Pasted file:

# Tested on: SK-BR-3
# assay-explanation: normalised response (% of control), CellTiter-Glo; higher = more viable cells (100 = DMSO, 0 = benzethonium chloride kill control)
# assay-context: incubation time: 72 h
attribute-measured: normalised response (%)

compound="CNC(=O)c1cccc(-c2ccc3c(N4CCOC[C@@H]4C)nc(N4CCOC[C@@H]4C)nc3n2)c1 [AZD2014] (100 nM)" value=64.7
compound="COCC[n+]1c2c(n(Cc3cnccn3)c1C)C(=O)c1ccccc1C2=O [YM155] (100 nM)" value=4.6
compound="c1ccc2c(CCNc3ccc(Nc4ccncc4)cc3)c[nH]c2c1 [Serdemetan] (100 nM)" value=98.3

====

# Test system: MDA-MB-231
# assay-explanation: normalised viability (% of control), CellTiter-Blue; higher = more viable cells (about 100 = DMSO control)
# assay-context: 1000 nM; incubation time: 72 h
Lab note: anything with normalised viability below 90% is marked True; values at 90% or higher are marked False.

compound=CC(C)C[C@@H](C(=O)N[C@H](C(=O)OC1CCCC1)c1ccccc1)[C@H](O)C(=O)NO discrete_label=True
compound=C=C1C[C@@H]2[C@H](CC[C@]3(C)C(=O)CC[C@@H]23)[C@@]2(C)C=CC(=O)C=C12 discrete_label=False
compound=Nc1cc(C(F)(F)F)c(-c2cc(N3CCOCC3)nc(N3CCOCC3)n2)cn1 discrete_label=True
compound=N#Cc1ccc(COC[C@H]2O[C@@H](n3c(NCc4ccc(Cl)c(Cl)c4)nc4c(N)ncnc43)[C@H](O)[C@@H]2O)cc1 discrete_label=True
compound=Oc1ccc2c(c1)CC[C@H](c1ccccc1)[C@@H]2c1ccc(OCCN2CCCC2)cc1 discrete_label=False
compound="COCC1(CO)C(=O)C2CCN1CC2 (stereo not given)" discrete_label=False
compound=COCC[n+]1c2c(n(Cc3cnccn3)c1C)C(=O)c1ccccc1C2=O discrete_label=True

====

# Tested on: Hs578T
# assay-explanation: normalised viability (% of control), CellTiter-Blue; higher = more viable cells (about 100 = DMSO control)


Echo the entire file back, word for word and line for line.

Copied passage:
# Tested on: SK-BR-3
# assay-explanation: normalised response (% of control), CellTiter-Glo; higher = more viable cells (100 = DMSO, 0 = benzethonium chloride kill control)
# assay-context: incubation time: 72 h
attribute-measured: normalised response (%)

compound="CNC(=O)c1cccc(-c2ccc3c(N4CCOC[C@@H]4C)nc(N4CCOC[C@@H]4C)nc3n2)c1 [AZD2014] (100 nM)" value=64.7
compound="COCC[n+]1c2c(n(Cc3cnccn3)c1C)C(=O)c1ccccc1C2=O [YM155] (100 nM)" value=4.6
compound="c1ccc2c(CCNc3ccc(Nc4ccncc4)cc3)c[nH]c2c1 [Serdemetan] (100 nM)" value=98.3

====

# Test system: MDA-MB-231
# assay-explanation: normalised viability (% of control), CellTiter-Blue; higher = more viable cells (about 100 = DMSO control)
# assay-context: 1000 nM; incubation time: 72 h
Lab note: anything with normalised viability below 90% is marked True; values at 90% or higher are marked False.

compound=CC(C)C[C@@H](C(=O)N[C@H](C(=O)OC1CCCC1)c1ccccc1)[C@H](O)C(=O)NO discrete_label=True
compound=C=C1C[C@@H]2[C@H](CC[C@]3(C)C(=O)CC[C@@H]23)[C@@]2(C)C=CC(=O)C=C12 discrete_label=False
compound=Nc1cc(C(F)(F)F)c(-c2cc(N3CCOCC3)nc(N3CCOCC3)n2)cn1 discrete_label=True
compound=N#Cc1ccc(COC[C@H]2O[C@@H](n3c(NCc4ccc(Cl)c(Cl)c4)nc4c(N)ncnc43)[C@H](O)[C@@H]2O)cc1 discrete_label=True
compound=Oc1ccc2c(c1)CC[C@H](c1ccccc1)[C@@H]2c1ccc(OCCN2CCCC2)cc1 discrete_label=False
compound="COCC1(CO)C(=O)C2CCN1CC2 (stereo not given)" discrete_label=False
compound=COCC[n+]1c2c(n(Cc3cnccn3)c1C)C(=O)c1ccccc1C2=O discrete_label=True

====

# Tested on: Hs578T
# assay-explanation: normalised viability (% of control), CellTiter-Blue; higher = more viable cells (about 100 = DMSO control)